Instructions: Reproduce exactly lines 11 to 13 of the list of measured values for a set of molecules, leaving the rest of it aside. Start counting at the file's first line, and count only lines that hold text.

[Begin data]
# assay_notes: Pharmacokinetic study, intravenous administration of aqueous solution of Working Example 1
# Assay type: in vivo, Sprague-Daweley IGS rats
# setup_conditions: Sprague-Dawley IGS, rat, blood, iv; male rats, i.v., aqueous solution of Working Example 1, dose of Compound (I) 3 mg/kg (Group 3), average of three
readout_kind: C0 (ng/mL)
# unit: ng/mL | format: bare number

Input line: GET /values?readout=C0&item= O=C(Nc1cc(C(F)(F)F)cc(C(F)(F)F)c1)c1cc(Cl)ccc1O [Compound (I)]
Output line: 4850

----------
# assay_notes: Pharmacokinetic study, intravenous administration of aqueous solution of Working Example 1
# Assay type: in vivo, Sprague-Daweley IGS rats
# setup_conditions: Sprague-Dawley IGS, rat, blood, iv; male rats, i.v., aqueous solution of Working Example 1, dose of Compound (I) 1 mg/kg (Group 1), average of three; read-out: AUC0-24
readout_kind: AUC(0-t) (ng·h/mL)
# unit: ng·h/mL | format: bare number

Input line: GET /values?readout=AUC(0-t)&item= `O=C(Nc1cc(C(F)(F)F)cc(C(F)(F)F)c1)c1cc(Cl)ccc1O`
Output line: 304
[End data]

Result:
# setup_conditions: Sprague-Dawley IGS, rat, blood, iv; male rats, i.v., aqueous solution of Working Example 1, dose of Compound (I) 1 mg/kg (Group 1), average of three; read-out: AUC0-24
readout_kind: AUC(0-t) (ng·h/mL)
# unit: ng·h/mL | format: bare number